THE COURAGEOUS efforts of staff to evacuate a Londonderry hotel before a dissident republican fire bomb burst into flames saved the lives of many guests, police have said.
A masked man abandoned a holdall containing the incendiary device at the Everglades Hotel late on Thursday night. A short time later it ignited into a fireball as an Army bomb disposal officer was trying to make it safe. No one was injured in the attack but the reception area of the hotel, which is in the Prehen area of Derry, was extensively damaged.
Police Service of Northern Ireland (PSNI) Chief Superintendent Stephen Cargin said if the hotel had not been properly evacuated by the time the blaze took hold lives would have been lost.
“The hotel did a fabulous job evacuating people,” he said. “I have no doubt they saved the lives of many of their residents.”
One potential reason the hotel was targeted by republican extremists opposed to the peace process was because it has previously hosted PSNI recruitment events.
Hotel owner Sir William Hastings said: “It is extremely sad that the professional staff and management of the Everglades Hotel have had to deal with such a traumatic experience.”
He praised them for “acting so quickly and professionally to avert a major atrocity”.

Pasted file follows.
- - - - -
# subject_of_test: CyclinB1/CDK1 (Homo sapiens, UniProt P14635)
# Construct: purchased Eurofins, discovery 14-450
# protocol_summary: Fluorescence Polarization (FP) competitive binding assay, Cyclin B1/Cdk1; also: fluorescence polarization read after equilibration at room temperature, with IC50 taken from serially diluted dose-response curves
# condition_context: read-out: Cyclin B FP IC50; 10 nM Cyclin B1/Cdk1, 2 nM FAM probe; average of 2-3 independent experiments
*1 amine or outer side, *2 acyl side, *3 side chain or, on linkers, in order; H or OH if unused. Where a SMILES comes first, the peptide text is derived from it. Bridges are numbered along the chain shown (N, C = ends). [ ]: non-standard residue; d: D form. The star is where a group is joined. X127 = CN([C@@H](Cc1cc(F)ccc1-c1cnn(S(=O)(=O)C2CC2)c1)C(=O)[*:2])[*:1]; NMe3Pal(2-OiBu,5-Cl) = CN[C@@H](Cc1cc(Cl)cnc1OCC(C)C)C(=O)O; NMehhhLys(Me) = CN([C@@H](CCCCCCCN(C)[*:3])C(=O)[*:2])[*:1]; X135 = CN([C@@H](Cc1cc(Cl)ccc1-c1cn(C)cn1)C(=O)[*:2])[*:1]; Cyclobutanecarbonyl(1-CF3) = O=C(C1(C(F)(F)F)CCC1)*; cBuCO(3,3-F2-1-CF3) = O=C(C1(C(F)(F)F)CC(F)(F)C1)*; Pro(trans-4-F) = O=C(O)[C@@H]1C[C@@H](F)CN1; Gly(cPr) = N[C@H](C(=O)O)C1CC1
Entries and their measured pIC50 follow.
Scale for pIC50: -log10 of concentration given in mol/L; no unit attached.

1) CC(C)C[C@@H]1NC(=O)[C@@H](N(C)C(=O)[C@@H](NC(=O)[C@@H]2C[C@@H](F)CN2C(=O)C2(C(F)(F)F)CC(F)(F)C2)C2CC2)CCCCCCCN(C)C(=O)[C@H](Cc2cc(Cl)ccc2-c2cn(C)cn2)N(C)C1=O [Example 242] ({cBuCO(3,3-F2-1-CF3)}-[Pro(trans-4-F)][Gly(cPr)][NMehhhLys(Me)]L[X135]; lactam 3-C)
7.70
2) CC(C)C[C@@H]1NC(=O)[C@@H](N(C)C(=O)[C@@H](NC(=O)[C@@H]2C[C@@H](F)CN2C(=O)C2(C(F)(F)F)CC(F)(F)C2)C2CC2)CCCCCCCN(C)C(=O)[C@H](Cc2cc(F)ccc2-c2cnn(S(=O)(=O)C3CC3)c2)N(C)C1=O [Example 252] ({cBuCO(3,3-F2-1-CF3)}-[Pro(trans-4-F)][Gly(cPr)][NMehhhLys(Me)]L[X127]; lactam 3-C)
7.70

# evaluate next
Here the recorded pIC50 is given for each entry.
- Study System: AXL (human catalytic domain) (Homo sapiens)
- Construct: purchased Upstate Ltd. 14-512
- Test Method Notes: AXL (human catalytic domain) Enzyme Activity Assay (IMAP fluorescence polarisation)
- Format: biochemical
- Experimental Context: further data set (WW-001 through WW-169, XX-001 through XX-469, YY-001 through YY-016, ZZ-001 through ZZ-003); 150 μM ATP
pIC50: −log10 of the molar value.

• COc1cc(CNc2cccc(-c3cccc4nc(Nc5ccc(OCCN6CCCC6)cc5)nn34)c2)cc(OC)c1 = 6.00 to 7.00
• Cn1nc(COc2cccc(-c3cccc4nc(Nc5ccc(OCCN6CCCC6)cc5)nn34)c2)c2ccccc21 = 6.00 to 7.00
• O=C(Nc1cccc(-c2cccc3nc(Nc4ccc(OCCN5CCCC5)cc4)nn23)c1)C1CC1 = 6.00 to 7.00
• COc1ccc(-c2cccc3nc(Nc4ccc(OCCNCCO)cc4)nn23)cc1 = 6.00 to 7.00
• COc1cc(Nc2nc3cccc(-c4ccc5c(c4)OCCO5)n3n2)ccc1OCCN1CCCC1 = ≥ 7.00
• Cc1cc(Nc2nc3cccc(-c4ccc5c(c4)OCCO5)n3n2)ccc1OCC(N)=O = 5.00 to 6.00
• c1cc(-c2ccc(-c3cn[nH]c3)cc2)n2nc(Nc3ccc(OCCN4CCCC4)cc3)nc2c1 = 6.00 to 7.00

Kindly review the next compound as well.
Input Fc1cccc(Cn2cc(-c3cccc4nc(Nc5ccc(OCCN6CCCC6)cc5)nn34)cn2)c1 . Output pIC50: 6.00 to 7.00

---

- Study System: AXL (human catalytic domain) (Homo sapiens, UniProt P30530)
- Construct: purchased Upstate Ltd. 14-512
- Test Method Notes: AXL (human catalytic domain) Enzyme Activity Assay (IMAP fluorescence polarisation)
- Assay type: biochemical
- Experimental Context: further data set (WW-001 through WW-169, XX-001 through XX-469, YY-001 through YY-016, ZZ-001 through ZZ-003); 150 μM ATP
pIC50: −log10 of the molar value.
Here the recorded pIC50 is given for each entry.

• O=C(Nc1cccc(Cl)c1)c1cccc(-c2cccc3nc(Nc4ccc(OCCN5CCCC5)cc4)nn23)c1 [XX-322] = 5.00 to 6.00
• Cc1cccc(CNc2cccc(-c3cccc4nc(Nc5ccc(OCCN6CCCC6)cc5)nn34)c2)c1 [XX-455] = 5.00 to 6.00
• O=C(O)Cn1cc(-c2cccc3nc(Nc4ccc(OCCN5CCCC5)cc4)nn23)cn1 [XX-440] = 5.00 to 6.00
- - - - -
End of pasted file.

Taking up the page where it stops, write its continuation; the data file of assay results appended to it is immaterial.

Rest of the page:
“This has caused real damage to the prosperity of the city from both a commercial and tourism point of view,” Sir William added.
“The main loser here is the city of Derry/Londonderry, a city which does not deserve this after the excellent work in attracting more and more visitors in recent years.
“This despicable action has the potential to damage the tourism industry in Derry/Londonderry but with my experience of the people in the city and their resolve I am confident this will not deflect them from their efforts to help continue to take the city forward.”
Staff were working hard to ensure the hotel was business for business this morning.
In another show of defiance against the extremists, Sunday’s Walled City Marathon, which is due to start from the hotel, is set to go ahead as planned. City native and Stormont’s Sinn Fein Deputy First Minister Martin McGuinness tweeted his condemnation.
“Derry is a place looking to the future & will not be held back by those living in the past,” he wrote. “Their attack on the Everglades must be condemned.”
Derry’s mayor councillor Martin Reilly said the attack was against the whole city.
“This was a very cowardly attack that will not deter us from promoting our city as a tourist destination,” he said.
Northern Ireland’s new chief constable in-waiting has vowed to bring to justice those behind the fire bomb.
George Hamilton, who was this week appointed to succeed Matt Baggott in the high profile role, said the perpetrators had no regard for Northern Ireland or its citizens.
“I think the fact it has happened indicates some of the challenges that face us,” he said.
“These are people who are opposed to peace, they are people who are trying to use violence,” he said.